China Faces Power Shortages Amid Bans on Australian Coal

China Faces Power Shortages Amid Bans on Australian Coal
Large coal stocks await loading for export at Port Waratah Coal Services on Newcastle, Australia, on April 12, 2007. (Corey Davis/Getty Images)

The Chinese Communist Party’s ban on Australian coal may be backfiring after reports from China indicate power shortages are plaguing the Asian nation as it heads into the winter months.

Reports from China’s Twitter-like platform Weibo and The Australian have noted that seven provinces, including Shanghai, Hunan, Zhejiang, Anhui, Shaanxi, Jiangxi, and Inner Mongolia, have been told to limit their power usage after electricity rationing was introduced.
Residents in these provinces have been told to “orderly use” electricity, and not turn on heating until the temperature drops below 3 degrees Celcius, or 37.4 degrees Fahrenheit. Netizens in cities like Changsha in Hunan province have told of having to climb 20 to 30 floors to get to work after elevators were turned off to save power.
The electricity rationing comes after China’s National Bureau of Statistics reported that China had increased domestic coal production by 1.5 percent since last year. There has also been a decrease in coal imports of 43.8 percent over the same period.
However, this slow increase in domestic coal production from the Shanxi and Shaanxi provinces is not worrying Chinese authorities, the South China Morning Post reported on Dec. 16.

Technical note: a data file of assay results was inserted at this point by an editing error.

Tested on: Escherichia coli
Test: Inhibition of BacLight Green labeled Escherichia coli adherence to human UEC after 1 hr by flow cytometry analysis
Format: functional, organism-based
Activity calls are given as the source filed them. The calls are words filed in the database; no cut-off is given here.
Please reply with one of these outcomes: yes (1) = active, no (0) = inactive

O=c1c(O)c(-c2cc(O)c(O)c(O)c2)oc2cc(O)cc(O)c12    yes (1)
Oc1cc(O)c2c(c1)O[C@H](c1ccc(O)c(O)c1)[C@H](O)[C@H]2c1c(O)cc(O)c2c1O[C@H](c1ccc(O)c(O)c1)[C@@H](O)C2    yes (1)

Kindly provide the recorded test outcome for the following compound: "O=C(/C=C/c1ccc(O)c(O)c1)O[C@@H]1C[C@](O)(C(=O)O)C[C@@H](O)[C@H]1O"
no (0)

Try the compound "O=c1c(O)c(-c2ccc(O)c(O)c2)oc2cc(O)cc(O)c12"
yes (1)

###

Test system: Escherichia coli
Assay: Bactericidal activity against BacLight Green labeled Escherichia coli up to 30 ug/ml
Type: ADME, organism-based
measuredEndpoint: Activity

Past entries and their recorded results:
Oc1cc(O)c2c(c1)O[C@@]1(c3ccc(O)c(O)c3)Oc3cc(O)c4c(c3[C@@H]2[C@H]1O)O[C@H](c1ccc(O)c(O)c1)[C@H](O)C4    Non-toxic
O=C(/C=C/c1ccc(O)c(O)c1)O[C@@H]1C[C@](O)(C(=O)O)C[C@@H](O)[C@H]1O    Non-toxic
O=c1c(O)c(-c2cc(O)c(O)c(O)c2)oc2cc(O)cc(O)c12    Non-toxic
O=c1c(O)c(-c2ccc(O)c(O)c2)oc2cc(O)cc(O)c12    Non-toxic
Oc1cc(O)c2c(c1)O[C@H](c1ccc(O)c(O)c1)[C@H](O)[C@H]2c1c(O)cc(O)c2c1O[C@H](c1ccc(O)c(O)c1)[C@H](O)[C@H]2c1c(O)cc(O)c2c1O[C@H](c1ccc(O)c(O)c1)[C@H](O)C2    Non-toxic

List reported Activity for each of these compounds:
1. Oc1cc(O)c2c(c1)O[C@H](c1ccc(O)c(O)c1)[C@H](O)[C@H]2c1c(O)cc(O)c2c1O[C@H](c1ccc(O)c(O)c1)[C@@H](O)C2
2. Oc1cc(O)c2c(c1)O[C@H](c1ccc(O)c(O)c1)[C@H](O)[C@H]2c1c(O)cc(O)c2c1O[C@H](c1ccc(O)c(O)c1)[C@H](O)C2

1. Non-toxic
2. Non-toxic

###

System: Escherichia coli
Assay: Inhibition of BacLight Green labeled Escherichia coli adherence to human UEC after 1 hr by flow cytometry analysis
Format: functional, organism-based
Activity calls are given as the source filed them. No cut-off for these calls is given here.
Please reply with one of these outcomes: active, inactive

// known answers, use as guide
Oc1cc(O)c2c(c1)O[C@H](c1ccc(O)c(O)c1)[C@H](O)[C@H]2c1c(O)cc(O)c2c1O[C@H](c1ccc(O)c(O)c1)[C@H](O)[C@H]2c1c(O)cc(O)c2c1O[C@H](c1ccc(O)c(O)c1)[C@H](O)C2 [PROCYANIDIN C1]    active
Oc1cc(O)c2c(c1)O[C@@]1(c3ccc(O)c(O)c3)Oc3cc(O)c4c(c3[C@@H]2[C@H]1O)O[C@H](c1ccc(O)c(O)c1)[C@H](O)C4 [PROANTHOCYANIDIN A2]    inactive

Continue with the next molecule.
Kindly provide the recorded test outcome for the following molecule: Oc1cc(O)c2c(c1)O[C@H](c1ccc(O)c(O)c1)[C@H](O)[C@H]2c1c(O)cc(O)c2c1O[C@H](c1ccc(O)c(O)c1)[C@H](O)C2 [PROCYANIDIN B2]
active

According to the Chinese Communist Party’s (CCP’s) economic planning agency the National Reform Development Commission (NDRC), there is not any cause for concern.

Agency spokesperson Meng Wei told the Post that the regime was coordinating with coal producers to “rationally organise production” and strengthen coal transportation security.

But Meng’s confidence is not shared by Jun Mao, a thermal coal analyst from the Jiangsu Jinying Capital Management, who told the ABC on Dec. 19 that the power shortages were a sign of supply and demand issues in China.

“China’s thermal coal stocks are insufficient, and the price is relatively high,” he said.

Over 7 million tonnes of Australian coal, worth an estimated $700 million, has been sitting off the Chinese coast after Beijing started refusing entry to its ports about six months ago.
Prof. James Laurenceson, a China expert from the University of Technology Sydney, noted that China could live to regret its economic trade tactics against Australia.

“In the longer term, it generates the exact opposite outcome to what the country inflicting the punishment might be hoping for,” Laurenceson said.”This is why disrupting trade is so counter-productive—whether its China, the U.S., or any other country doing the disrupting.”

AMP Capital’s chief economist Shane Oliver concurs.

Oliver told the ABC that all countries that engage in trade wars tend to pay some price.

“Trade wars are not desirable; they do result in both sides losing: obviously one side loses because they don’t get the supply and quality of supply that they’re used to, the other side loses because they lose an export market,” Oliver said.

Australian Trade Minister Simon Birmingham said on Dec. 18 that he had consistently reminded everyone that trade restrictions hurt both parties involved in any dispute.

“China needs to realise that this disruption disrupts Chinese businesses and ultimately, has flow-on impacts for Chinese consumers. And that’s why open trade has helped so enormously,” he said.

Victoria Kelly-Clark is an Australian based reporter who focuses on national politics and the geopolitical environment in the Asia-pacific region, the Middle East and Central Asia.
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